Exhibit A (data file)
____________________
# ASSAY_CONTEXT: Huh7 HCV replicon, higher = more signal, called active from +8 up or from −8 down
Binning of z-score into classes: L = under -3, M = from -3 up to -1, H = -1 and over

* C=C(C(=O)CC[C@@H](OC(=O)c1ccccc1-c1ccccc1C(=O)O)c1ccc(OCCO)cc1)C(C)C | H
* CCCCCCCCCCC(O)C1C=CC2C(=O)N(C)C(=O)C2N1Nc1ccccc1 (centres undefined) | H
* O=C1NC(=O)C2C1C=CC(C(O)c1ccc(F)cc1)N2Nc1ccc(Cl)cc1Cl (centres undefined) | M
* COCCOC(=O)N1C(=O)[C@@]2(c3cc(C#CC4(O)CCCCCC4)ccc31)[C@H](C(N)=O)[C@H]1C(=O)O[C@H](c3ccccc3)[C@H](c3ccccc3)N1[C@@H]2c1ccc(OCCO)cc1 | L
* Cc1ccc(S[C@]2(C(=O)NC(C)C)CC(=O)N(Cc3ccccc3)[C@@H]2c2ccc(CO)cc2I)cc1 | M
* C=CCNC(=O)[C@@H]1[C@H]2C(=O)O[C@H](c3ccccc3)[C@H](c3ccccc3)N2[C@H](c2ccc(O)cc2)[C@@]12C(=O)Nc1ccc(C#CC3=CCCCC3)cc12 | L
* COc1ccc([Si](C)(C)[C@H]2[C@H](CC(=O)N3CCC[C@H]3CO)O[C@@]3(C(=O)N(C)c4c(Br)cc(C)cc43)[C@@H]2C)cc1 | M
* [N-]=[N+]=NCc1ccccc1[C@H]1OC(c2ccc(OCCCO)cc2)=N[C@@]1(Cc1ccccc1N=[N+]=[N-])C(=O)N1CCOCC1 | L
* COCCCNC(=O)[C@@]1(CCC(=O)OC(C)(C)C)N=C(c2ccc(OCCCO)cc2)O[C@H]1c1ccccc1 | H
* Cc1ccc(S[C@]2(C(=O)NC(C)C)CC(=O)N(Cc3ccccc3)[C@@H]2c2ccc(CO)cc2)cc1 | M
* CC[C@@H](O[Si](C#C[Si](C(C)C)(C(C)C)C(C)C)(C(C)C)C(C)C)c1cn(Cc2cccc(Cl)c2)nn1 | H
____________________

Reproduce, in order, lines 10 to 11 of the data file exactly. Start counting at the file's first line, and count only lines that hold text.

* [N-]=[N+]=NCc1ccccc1[C@H]1OC(c2ccc(OCCCO)cc2)=N[C@@]1(Cc1ccccc1N=[N+]=[N-])C(=O)N1CCOCC1 | L
* COCCCNC(=O)[C@@]1(CCC(=O)OC(C)(C)C)N=C(c2ccc(OCCCO)cc2)O[C@H]1c1ccccc1 | H